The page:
- The information given in this topic is useless for hacking or creating a private server.
- The purpose of giving out this information is so that people can be more informed about stats and numbers regarding Dungeon Fighter Online to increase their gameplay experience through legitimate playing of the game.
- This thread is not affiliated with or sponsored by Nexon or any of its affiliates or Southperry.
- At no point will I be giving out instructions for how to decrypt, reverse engineer, or repack the game executable or the Script.pvf file.
- I will be documenting how to parse the files within Script.pvf, but this uses no reverse engineering or decryption. Everything is plaintext.
Script.pvf unpacked (May 11, 2011):
Requirements to understand this document:
- Parsing binary data
- Programming experience
- You're not an idiot.
Documentation of file format:
The files within Script.pvf are in binary format. This means you cannot view them with a text editor. However, you can view the files in a hex editor. One could even conceivably translate the binary format into the textual format. However, this is not something I have time, patience, or care to do.
All binary files in Script.pvf utilize the same format which is as follows:
The above list is not exhaustive. There are likely other blocks which I have not found yet. However, these blocks are the most common.
Bit order: Little-endian
File Header: 0xB0D0
Until EOF do the following:
(1) read one 8-bit value and one 32-bit value.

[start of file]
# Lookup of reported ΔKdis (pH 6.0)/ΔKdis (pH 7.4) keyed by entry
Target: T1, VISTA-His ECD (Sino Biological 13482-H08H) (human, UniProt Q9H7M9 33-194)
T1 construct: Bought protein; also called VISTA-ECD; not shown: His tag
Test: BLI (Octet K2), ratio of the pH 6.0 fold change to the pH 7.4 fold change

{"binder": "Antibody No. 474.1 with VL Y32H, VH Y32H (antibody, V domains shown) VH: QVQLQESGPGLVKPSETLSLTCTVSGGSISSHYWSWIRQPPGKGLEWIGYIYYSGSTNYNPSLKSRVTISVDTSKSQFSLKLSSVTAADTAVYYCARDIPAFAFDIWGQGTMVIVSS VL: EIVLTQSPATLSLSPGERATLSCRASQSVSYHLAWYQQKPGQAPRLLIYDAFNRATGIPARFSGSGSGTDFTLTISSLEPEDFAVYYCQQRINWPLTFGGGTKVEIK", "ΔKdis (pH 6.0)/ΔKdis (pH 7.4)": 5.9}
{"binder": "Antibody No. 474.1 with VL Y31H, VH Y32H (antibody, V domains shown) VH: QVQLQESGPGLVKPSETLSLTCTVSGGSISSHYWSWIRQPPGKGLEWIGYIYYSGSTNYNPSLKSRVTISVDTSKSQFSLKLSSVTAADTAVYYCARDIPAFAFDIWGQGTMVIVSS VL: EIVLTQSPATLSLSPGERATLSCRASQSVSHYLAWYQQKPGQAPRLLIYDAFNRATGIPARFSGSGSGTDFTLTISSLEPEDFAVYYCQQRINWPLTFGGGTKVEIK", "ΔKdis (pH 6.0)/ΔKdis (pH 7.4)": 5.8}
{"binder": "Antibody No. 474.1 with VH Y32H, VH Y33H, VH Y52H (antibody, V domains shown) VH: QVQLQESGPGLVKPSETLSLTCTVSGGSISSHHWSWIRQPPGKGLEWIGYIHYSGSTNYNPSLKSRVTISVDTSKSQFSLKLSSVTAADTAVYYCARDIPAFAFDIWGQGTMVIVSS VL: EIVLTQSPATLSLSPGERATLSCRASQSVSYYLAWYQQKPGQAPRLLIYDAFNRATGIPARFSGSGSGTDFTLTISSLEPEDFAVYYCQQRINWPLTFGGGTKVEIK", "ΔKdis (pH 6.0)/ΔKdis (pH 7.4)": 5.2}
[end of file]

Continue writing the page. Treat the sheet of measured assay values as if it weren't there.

(2) Determine what to do with the 32-bit value based upon the 8-bit value.
0x02 - Integer (32-bit)
0x04 - Float (32-bit)
0x05 - Integer (32-bit) - Section Name (like `[Name]` or `[Animation]`) - Lookup value in ./stringtable.bin
0x07 - Integer (32-bit) - File Link - Lookup value in ./stringtable.bin - then read the given file
0x09 - Integer (32-bit) - File index - Lookup in ./string.usa.lst in PVF root
0x0A - Integer (32-bit) - Lookup value - in ./stringtable.bin (usually paired with 0x09)
A 0x09 block followed by a 0x0A block is syntactic equivalent to something like <4::chr_equip_1443> where 4 is located in the 0x09 block and the chr_equip_1443 is in the 0x0A block. This is used for string lookups.
The following represents python code which can parse stringtable.bin located in the Script.pvf file root.
"CBinaryReader" above is a customized module and is not available with the standard Python distribution. However, the mechanism of reading a binary file should be very easy to comprehend and translate between different programming languages.
stringTable = CBinaryReader.BinaryReader('stringtable.bin', 'rb')
numStrings = stringTable.rS32() #rS32 = Read a 32-bit signed integer
listStrings = [''] * numStrings #Initialize an array of blank strings
baseOffset = stringTable.tell()
startStringOffset = stringTable.rS32() + baseOffset
for eachInt in range(numStrings):
endStringOffset = stringTable.rS32() + baseOffset
remember = stringTable.tell()
lengthString = endStringOffset - startStringOffset
stringTableString = stringTable.read(lengthString)
listStrings[eachInt] = '%d>%s' % (eachInt, stringTableString)
startStringOffset = endStringOffset
Anyway, when the 0x0A block has the number "123456", for example, you would look up the 123,456th string in stringtable.bin. If you're good at math, you should be able to perform the stringtable.bin lookup in O(1) without needing an array of strings.
Save for exactly how to decrypt Script.pvf, you now know everything I know about the files inside script.pvf. If you do happen to have the old unpacking of Script.pvf from a year or so ago, it's extremely helpful to compare files between the previous one and the current one. It was the only way I was able to figure out all that I have.